Skiers at the Arizona Snowbowl resort don’t seem to mind the fake snow, generated from reclaimed sewage.Tom Marcinko
FLAGSTAFF, Ariz. — For 10 years, a coalition of Native American groups and environmental activists in this Western mountain community has tried to stop a ski resort from spraying artificial snow — made from wastewater — on land that 13 tribes consider sacred.
Until now, it’s lost every one of five major legal actions against the U.S. Forest Service, which first approved the sale of wastewater to the Arizona Snowbowl resort in 2004. Since the winter of 2012, the privately owned Snowbowl has prospered through the cold but dry winter season with the frozen flakes, manufactured by snow-making machines on the San Francisco Peaks, 11,500 feet above sea level.
The cultural argument — as one activist put it, “What part of ‘sacred’ don’t you understand?” — has failed in the legal arena. Now the Hopi tribe is trying to stop the faux snow with arguments that could carry more weight outside Native American culture. Tribal officials are arguing that the snow is bad for the environment and for people too.
Last month the Arizona Supreme Court greenlit a Hopi lawsuit against Flagstaff, which so far this season has sold to Snowbowl about 134 acre-feet, or about 44 million gallons, for $77,645. The contract allows for a total of 552 acre-feet, or about 180 million gallons, to be moved through a 15-mile pipeline that Snowbowl built through the forest in 2011.
The case is a potential landmark decision on balancing modern land use with traditional beliefs, said Brennan R. Lagasse, who wrote his master’s thesis on the Snowbowl controversy and now teaches a course on sustainability at Sierra Nevada College in Incline Village, Nev.
“These are the kinds of issues we need to figure out,” Lagasse said.
The land in question is not on the Hopi or any other reservation, but is part of the Coconino National Forest. The U.S. Forest Service has allowed the area to be used for skiing since the 1930s, but the Hopi and a dozen other tribes consider the land part of their religious heritage. The Hopi date their settlement of the land back to the year 1150, and note the USFS has designated the land as Traditional Cultural Property.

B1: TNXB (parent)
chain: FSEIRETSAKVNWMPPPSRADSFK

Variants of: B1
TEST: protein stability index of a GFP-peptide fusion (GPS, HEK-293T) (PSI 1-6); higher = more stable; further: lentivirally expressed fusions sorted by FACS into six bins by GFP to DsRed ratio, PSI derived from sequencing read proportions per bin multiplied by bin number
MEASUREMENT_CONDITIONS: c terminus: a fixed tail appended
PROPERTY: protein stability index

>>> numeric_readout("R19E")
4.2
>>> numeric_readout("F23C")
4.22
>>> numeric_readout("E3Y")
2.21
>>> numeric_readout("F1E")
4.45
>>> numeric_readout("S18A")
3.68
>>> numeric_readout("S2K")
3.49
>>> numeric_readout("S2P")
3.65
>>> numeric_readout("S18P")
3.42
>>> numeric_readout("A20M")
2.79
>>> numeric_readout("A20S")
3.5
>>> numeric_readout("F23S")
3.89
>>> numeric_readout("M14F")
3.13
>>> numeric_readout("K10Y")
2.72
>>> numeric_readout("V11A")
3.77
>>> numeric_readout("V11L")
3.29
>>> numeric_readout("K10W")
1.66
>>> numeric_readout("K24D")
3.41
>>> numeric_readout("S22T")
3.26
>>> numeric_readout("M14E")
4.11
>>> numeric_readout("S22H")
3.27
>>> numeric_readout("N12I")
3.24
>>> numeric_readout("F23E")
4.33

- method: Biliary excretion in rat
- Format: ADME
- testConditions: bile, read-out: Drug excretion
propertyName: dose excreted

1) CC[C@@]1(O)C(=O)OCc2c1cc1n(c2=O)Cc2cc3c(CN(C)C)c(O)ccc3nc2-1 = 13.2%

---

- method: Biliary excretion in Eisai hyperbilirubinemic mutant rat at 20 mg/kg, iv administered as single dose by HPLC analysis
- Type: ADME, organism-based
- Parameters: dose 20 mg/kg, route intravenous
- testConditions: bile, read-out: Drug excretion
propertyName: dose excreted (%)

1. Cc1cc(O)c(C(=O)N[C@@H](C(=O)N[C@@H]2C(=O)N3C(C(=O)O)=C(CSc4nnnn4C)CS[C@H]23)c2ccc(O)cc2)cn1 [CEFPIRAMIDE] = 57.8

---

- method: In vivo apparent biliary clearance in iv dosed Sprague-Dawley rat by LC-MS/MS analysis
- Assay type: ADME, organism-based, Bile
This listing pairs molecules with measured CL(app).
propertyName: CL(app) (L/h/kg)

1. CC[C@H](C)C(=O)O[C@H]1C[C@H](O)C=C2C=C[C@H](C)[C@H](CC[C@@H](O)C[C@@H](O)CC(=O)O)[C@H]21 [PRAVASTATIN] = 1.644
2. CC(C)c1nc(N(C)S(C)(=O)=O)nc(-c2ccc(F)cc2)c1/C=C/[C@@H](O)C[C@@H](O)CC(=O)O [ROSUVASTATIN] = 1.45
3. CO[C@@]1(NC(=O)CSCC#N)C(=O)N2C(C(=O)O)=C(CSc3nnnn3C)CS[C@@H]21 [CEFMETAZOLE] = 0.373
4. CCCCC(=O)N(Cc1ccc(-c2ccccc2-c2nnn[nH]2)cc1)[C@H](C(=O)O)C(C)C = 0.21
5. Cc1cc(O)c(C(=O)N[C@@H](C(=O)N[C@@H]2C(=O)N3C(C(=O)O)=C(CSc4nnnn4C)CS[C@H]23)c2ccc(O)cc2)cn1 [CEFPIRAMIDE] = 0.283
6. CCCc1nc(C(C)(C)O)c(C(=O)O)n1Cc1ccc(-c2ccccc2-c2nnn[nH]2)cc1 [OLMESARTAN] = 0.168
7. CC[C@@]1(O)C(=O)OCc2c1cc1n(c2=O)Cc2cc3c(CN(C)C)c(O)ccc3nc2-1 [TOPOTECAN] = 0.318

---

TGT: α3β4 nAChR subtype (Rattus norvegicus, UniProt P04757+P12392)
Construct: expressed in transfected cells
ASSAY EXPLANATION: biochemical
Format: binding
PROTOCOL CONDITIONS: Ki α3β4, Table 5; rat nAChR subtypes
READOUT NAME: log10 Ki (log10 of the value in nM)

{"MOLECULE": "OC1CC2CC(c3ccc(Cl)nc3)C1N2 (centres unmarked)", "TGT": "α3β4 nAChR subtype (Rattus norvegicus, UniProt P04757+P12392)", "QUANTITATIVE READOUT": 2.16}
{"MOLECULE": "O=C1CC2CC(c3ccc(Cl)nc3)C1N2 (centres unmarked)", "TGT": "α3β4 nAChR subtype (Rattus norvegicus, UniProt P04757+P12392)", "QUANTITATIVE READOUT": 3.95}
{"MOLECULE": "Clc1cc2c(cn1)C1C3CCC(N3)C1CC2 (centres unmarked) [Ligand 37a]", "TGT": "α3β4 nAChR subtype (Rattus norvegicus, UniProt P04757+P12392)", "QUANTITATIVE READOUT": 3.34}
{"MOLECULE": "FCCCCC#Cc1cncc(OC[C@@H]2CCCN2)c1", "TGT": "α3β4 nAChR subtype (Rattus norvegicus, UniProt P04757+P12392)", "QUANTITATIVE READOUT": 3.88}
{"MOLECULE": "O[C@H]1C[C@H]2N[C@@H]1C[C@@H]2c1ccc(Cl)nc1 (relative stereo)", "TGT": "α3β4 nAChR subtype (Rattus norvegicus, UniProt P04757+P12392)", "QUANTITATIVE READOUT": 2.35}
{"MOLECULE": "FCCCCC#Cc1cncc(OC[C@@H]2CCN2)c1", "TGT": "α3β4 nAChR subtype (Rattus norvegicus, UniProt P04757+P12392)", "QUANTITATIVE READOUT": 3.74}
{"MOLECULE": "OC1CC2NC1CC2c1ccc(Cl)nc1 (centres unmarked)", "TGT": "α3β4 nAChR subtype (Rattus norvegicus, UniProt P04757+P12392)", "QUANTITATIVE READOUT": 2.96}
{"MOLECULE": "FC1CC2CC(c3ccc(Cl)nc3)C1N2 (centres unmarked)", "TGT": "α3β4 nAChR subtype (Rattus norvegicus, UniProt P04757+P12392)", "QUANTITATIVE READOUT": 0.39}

Michael Goodstein, the tribe’s lawyer, based in Washington, D.C., said his client is going ahead with the litigation, though he’s not sure when it will come to trial.
The Hopi face an uphill fight. Skiing and snowboarding are big business in Flagstaff. So even before the snow blowers started to blast, Snowbowl foes took aim at public opinion, relying heavily on a yuck factor.
“Arizona Snowbowl starts making fake snow from treated sewage ... and it’s yellow,” read one activist press release. It made national headlines too.
Snowbowl general manager J.R. Murray sighs when the subject comes up. When the blowers went online in 2012, he said, there was some discoloration, but it came from rust inside the pipes.
“It’s a nonstory,” he said.
Signs posted around the resort warn skiers.Tom Marcinko
The fake flakes passed inspection by the Arizona Department of Environmental Quality in December. The agency did demand more signs to warn against letting the icy crystals pass your lips. The purple “Do not drink” signs, which tout the use of recycled water as a conservation measure, are easy to spot.
On a Jan. 30 visit, the snow looked nothing but white, from both the bottom of the ski-lift slope and the top of the beginner’s slope. The slopes, bar and restaurant were busy with skiers and snowboarders. The resort opened for the season the day after Thanksgiving and counted 41,000 visitors for the holiday season alone.
“We’ve done quite well this year so far,” Murray said. Without the snow blowers, “we would still be closed.”
A white-haired Iowa couple at Snowbowl said they’d heard about the snow-making controversy but were unfazed.
“He’s happy” he got to ski a hill steeper than any in Iowa, Cheryl said of her husband, Jay. He said the man-made stuff seems more slippery than the real thing. But he didn’t notice any strange colors.
Employees at the resort were thankful for the fake snow, noting closures in previous years when Mother Nature’s snow was a no-show. One employee at the resort-owned hotel on US 180-W, at the bottom of the winding mountain road that leads to the resort, sounded cynical about tribal claims that hinted at the tension between the two sides.
“They wouldn’t object if it was a sacred casino,” he said, referring to several Native American–owned gambling spots in Arizona.